I encountered the following multiple-choice question on page 71 (question 5 in section "1~6") of my JLPT N2 grammar textbook 「新完全マスター文法 日本語能力試験N2」:

大きい地震が(   )、この家はたちまち壊れてしまうだろう。

a 起こらないことには   b 起ころうものなら   c 起こるとなったら

I chose 「c 起こるとなったら」, but the answer given was 「b 起ころうものなら」. I understand why 「b 起ころうものなら」 makes sense, since this is a clear case of 「もし~たら、大変なことになる」, which is the definition of ~(よ)うものなら given by my textbook. However, I am not sure why 「c 起こるとなったら」 is wrong.

My textbook explains ~となったら as




Under this definition, 「c 起こるとなったら」 seems to make sense to me:


This house would probably collapse instantly if a big earthquake were to happen.

「大きい地震が起こる」 is a condition that may possibly be fulfilled (実現する可能性があること), and 「この家はたちまち壊れてしまうだろう」 is the speaker's judgment, so the sentence seems to fit the above explanation. Why is the sentence wrong, and what am I missing here?

2 Answers 2


This なる is similar in function to that in [V dictionary form]-ことになる.

When you say 地震が起こるとなったら, you are not putting yourself in a situation in which the earthquake has already happened. For that, you would simply say 地震が起こったら. Rather, you are supposing a situation in which it has been just determined that the earthquake will happen, or you have just learned it. The house would be still standing.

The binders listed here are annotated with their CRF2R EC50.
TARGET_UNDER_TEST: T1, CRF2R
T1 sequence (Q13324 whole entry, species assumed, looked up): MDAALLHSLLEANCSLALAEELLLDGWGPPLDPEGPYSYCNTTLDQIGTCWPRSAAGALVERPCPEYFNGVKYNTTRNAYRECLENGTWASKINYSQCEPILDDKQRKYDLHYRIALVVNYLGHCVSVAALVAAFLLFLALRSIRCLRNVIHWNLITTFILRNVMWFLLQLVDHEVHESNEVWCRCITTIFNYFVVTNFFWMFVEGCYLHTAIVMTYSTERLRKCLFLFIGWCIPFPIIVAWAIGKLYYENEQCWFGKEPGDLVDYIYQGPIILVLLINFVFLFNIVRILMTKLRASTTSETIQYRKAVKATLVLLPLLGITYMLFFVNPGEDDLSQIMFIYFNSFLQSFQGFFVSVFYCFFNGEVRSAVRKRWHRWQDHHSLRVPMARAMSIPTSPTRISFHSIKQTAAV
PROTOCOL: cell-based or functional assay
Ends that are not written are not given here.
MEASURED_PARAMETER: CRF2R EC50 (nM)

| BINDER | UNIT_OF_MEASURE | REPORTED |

• I think this connection to ~ことになる is indeed the part I was missing here. In fact, it's right in my textbook's definition of ~になったら, namely 「~ということになった場合」. I guess I confused that with ~ようになる.
    – L. F.
    Aug 20, 2022 at 0:36

If the sentence with option c is read or heard without care, few native speaker would feel awkward. If careful, majority would not choose c (Some would, though).

Most probable reason for awkwardness I can think of is that "となったら" is usually followed by something contrary to the foreseeable/expected future. For example:

  • 奴らが乗り込んでくるとなったら戦うぜ(戦わないつもりだったが)。
  • 台風が来るとなったら旅行は中止するしかない(どんなに行きたくても)。

In your case, the house must be a rat-trap (because it is presumed to collapse たちまち with an earthquake) and likely to be broken down sooner or later. If the sentence were "...この家ですら壊れてしまうだろう," option c would fit.

"ようものなら" is usually followed by something which accelerates/makes more probable the foreseeable/expected future.

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